The free goods rarely even go where they are most needed. Those places are harder to reach. They may be dangerous. Researchers looking at a free shoe program in Central America noted that “there are many countries such as El Salvador, which are large recipients of donated shoes and clothing, but where existing ownership of these goods is relatively common compared to developing countries with even lower income levels.” Of 1492 children who got the shoes, 1490 already owned at least one pair.(3)
Free digs its feet in. It creates a class of well-connected people who, directly or indirectly, get their income from this flow of free things, and want the country’s dependency to continue. This includes the local staff, suppliers, and government officials, who all have a financial incentive to exaggerate the need for the program, so that the money keeps coming.
A pay model can expand. By providing what people want, and will pay for, a market system produces the income to make more of what people want, and distribute it more widely. The rapid spread of cellphones in all parts of the world is dramatic evidence of this. Free distribution is a dead end. There will never be enough donors to give everybody all the free things they want.
The market creates problems, too. Government is needed to provide services such as roads and education; and to regulate against deceptive practices and abuses. There’s room for debate about how to best balance the roles of business, civil society, and government. But while free goods can be helpful in certain crises, free goods that are not urgently needed do not help development. They get in the way.
Notes and Sources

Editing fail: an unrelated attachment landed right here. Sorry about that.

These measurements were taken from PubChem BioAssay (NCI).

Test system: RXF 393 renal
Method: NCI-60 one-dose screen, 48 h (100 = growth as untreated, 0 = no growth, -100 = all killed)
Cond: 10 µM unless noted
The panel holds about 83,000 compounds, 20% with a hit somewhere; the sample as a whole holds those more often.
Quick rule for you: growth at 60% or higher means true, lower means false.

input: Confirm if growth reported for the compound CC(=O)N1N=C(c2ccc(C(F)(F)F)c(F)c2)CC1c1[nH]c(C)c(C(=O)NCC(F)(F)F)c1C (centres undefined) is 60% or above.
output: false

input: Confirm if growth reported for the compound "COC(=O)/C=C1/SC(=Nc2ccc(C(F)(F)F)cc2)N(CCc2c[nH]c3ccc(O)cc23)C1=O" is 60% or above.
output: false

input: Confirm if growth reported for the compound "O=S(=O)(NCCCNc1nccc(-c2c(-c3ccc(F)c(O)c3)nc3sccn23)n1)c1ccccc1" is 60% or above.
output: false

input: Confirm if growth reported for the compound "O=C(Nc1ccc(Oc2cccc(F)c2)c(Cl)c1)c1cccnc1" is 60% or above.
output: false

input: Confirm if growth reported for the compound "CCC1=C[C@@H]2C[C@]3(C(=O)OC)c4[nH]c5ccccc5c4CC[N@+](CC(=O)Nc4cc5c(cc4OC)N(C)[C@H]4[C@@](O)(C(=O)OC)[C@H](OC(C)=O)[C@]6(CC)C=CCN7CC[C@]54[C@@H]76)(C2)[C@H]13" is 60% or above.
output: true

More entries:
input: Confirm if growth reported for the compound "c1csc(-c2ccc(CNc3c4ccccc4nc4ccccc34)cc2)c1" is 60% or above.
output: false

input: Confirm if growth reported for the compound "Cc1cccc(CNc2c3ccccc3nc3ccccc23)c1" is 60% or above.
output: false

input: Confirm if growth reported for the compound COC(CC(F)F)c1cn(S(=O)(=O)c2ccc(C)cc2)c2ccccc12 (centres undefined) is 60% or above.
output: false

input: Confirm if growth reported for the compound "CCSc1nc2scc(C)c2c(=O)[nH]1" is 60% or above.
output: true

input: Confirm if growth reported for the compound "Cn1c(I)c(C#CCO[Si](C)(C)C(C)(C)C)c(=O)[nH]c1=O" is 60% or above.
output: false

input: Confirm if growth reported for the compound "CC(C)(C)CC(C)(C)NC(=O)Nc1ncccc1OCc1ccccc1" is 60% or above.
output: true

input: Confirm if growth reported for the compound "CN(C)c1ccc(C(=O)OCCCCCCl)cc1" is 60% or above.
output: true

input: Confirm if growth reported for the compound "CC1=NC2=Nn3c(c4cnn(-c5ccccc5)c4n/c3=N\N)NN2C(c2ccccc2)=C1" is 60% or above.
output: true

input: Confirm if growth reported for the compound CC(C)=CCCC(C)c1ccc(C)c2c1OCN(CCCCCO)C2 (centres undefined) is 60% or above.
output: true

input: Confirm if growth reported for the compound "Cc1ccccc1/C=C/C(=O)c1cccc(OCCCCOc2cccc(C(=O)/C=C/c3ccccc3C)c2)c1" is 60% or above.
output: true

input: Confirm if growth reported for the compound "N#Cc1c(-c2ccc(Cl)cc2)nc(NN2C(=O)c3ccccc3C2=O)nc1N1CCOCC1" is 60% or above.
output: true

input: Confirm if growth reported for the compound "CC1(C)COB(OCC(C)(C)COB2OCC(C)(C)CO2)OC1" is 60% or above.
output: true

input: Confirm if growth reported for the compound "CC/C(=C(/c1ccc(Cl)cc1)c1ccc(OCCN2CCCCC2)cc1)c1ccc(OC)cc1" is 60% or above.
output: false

1. By “meaningful price” we do not mean a “contribution in kind.” INGOs, under pressure from some donors, increasingly say that “the village will pay 10% of the cost” of a new school or clinic; often unstated is that this will be a contribution in labor or materials rather than cash, and no one will check to see if the value of the contribution is anywhere close to 10%, or if it even happens at all. The INGO isn’t checking, and the donor certainly is not. On a construction project, donated labor often means the village sends over a few teenagers, who may try to help, or may try to loaf, but supervising short-term untrained workers is more trouble than it’s worth for the contractor, so it all quickly gets forgotten.
A meaningful price is a payment big enough that payers will make a conscious choice that this is a good way to use their money; and it’s big enough that over time, it could grow to equal the market price, and thus not require charity. It is cash, except in rare circumstances where a village truly has too small an economy for this to be feasible. If the price doesn’t reach this level, then what’s being provided is merely a temporary fix that depends on outside help which will dry up after a while, because the donors want something new.
2. Libraries in the developing world get filled with donated books that are utterly inappropriate, and usually in the wrong language. Then both local people and foreigners complain that “people here don’t read!” when the problem is that what’s available is entirely wrong. See our discussion of Free books.
3. This was the marketing campaign by Toms Shoes: “Buy a pair of shoes, and we’ll give a pair to a child in need.”
The author: Sasha Alyson has been active in literacy and education work in Laos and Southeast Asia since 2006. He writes regularly about how development projects frequently undermine the countries they claim to help.